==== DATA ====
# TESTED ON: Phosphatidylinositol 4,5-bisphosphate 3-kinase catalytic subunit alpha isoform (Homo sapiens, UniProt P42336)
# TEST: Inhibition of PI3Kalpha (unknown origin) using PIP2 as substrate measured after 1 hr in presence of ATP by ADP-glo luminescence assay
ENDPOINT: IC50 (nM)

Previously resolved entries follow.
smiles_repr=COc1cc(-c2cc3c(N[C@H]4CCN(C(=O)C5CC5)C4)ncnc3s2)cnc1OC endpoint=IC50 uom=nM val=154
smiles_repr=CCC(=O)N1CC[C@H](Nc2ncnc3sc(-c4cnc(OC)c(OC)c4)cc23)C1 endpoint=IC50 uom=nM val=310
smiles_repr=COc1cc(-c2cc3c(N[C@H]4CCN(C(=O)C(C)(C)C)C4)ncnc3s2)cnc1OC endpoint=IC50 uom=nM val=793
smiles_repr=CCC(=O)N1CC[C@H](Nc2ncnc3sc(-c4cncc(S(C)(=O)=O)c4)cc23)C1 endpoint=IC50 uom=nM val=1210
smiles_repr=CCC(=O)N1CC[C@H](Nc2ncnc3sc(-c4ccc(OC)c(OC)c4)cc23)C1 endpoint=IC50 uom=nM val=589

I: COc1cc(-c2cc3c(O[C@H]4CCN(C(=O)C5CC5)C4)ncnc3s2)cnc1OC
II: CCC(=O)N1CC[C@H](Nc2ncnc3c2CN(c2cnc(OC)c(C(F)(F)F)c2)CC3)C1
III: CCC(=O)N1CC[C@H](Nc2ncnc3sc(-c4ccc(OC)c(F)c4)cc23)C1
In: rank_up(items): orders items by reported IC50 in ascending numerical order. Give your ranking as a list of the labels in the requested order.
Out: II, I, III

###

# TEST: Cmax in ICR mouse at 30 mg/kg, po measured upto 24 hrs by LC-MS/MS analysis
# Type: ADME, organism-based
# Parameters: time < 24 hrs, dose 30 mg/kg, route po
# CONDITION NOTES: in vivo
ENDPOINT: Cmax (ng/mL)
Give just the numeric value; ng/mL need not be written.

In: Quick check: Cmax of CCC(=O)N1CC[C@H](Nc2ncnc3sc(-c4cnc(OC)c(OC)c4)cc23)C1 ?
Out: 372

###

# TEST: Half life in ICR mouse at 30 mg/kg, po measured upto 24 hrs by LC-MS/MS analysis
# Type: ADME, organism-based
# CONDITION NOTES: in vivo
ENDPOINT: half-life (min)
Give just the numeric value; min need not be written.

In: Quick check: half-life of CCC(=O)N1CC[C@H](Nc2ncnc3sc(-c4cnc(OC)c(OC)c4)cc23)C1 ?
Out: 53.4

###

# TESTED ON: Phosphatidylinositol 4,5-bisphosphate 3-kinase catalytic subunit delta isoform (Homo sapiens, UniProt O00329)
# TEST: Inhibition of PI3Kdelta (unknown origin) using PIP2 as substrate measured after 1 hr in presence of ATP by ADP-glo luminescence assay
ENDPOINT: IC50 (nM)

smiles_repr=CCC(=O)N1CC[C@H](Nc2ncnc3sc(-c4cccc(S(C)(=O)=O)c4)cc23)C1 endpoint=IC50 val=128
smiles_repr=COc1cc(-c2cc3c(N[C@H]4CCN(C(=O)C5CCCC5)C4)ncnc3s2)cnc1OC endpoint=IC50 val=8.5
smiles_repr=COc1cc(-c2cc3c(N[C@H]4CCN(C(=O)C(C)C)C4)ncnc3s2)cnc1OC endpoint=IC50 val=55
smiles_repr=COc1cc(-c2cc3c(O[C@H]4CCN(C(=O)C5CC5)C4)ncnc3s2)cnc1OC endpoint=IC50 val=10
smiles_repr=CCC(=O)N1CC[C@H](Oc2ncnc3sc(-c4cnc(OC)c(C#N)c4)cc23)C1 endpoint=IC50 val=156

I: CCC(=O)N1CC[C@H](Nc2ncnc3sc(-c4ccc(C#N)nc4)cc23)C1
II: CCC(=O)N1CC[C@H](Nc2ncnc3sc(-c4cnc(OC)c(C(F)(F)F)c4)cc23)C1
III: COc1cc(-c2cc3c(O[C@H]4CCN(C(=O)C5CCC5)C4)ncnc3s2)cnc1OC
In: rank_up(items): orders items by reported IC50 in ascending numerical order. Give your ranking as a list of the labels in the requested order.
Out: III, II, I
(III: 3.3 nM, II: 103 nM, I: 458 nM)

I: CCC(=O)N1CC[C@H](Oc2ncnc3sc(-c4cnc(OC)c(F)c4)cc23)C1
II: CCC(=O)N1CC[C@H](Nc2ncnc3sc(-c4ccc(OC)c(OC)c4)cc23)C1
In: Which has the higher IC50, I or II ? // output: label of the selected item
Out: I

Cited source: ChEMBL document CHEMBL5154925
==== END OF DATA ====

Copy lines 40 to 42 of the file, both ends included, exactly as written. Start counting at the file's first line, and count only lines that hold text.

smiles_repr=CCC(=O)N1CC[C@H](Oc2ncnc3sc(-c4cnc(OC)c(C#N)c4)cc23)C1 endpoint=IC50 val=156

I: CCC(=O)N1CC[C@H](Nc2ncnc3sc(-c4ccc(C#N)nc4)cc23)C1
II: CCC(=O)N1CC[C@H](Nc2ncnc3sc(-c4cnc(OC)c(C(F)(F)F)c4)cc23)C1